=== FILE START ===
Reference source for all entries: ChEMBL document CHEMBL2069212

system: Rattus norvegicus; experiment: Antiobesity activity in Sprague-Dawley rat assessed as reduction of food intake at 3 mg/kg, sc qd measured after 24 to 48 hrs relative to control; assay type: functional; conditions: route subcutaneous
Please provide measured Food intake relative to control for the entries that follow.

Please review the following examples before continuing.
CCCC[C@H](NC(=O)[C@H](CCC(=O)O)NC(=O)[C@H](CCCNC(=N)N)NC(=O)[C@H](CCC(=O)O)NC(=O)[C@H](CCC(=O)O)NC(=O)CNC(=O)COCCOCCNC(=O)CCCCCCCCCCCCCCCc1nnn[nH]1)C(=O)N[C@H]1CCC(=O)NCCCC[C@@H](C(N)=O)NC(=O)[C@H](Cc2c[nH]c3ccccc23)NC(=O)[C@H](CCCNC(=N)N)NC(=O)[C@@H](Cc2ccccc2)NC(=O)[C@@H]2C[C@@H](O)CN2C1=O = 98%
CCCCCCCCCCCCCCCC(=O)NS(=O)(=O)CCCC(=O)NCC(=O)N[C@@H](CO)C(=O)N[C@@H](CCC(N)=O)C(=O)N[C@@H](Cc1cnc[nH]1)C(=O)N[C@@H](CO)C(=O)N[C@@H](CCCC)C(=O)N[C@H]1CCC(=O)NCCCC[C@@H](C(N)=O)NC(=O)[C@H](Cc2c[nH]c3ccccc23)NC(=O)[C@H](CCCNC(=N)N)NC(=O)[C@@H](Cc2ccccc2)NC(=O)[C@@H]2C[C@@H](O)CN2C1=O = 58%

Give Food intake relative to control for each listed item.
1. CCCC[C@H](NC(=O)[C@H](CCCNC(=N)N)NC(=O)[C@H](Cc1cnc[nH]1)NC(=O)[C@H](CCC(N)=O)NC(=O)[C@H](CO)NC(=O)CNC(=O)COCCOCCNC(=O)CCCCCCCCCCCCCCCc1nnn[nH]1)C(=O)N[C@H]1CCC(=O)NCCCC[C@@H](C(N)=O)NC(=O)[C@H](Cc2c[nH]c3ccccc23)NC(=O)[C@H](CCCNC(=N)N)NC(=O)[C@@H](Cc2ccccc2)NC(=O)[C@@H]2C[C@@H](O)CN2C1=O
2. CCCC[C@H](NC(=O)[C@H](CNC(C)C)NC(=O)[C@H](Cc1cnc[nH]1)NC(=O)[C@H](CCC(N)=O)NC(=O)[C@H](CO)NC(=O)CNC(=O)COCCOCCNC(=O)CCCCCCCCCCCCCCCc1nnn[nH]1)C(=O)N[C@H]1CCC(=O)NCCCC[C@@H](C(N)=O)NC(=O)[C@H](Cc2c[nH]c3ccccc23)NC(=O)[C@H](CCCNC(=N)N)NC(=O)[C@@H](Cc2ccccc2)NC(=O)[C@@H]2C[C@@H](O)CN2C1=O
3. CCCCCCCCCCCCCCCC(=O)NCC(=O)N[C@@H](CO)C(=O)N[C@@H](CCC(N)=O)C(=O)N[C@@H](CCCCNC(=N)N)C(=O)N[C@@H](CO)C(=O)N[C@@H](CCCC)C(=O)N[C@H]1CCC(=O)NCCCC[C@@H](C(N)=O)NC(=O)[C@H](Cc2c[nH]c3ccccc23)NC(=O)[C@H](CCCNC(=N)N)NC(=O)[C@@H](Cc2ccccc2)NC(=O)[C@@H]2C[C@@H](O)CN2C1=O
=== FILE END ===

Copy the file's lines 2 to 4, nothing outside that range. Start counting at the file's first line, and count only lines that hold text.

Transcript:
system: Rattus norvegicus; experiment: Antiobesity activity in Sprague-Dawley rat assessed as reduction of food intake at 3 mg/kg, sc qd measured after 24 to 48 hrs relative to control; assay type: functional; conditions: route subcutaneous
Please provide measured Food intake relative to control for the entries that follow.

Please review the following examples before continuing.